The Wall Street Journal had a piece alerting readers to the comparative lack of third party accounting verification of the wells of Chesapeake Energy (CHK). Barron’s wrote favorably about the prospect for Sears (SHLD), Gamestop (GME) and even Best Buy (BBY).
Outside of my lightly held opinions about the merits of these positions I think they are all classic cases where there is a very binary outcome that the long term options market is likely mispricing. GME & BBY are obscured by takeover possibilities so the long term premium is more in jeopardy.
CHK: 19.68. January 2014 20 call is asked $4.5; 30 strike is $1.55. puts @ 20 are 5.25, and @10 1.42 (put @8 is $1.01).
SHLD: 51.4, you can go to June 2014. 60 call @ 9.6 ask (6.6 bid-huge spread), 40 put: 14.10. Browsing other options the January 2014 17.5 put looks compelling at 3.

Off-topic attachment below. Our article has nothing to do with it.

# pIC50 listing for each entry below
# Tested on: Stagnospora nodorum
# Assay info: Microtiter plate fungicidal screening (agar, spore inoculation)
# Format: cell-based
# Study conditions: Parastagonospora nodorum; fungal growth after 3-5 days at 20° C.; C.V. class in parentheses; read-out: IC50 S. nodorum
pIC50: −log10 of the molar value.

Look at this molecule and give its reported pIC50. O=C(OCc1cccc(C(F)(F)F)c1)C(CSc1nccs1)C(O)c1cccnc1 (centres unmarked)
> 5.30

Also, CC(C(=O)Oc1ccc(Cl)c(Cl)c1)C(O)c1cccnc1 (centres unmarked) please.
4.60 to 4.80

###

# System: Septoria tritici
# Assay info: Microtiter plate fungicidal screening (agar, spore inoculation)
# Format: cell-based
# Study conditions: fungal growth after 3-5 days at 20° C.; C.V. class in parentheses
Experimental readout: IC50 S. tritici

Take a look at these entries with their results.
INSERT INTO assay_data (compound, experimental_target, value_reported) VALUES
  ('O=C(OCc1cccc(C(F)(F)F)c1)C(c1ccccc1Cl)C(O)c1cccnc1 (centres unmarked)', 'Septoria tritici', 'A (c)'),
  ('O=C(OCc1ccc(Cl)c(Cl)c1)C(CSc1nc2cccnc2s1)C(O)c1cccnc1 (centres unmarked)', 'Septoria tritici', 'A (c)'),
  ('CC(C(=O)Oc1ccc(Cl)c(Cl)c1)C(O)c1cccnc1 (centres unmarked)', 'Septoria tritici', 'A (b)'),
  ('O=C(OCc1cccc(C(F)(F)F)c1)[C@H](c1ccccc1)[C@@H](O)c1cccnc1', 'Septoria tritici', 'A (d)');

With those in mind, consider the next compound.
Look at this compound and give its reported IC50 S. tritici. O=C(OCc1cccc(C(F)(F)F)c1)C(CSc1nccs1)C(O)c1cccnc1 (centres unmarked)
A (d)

Option premiums assume a normal distribution and also with LEAPs don’t assume increased volatility over time.
CHK is the interesting play, having bounced up from 12 recently though off Friday on word of a Department of Justice probe into Michigan land sales. They have had quite a ride over the years:
Forbes did an extensive cover story on Aubrey McClendon and CHK last year.
Hours of extensive googling and bleared-eyed reading about accounting of natural gas wells later I’ve decided I don’t know enough to make a play here — nor have the fortitude to learn more when other investigations call. But I will watch the spread between CHK and Natural Gas (off a little Sunday night); if ever there was a case of too much leverage this is probably it so my inclination is to be short.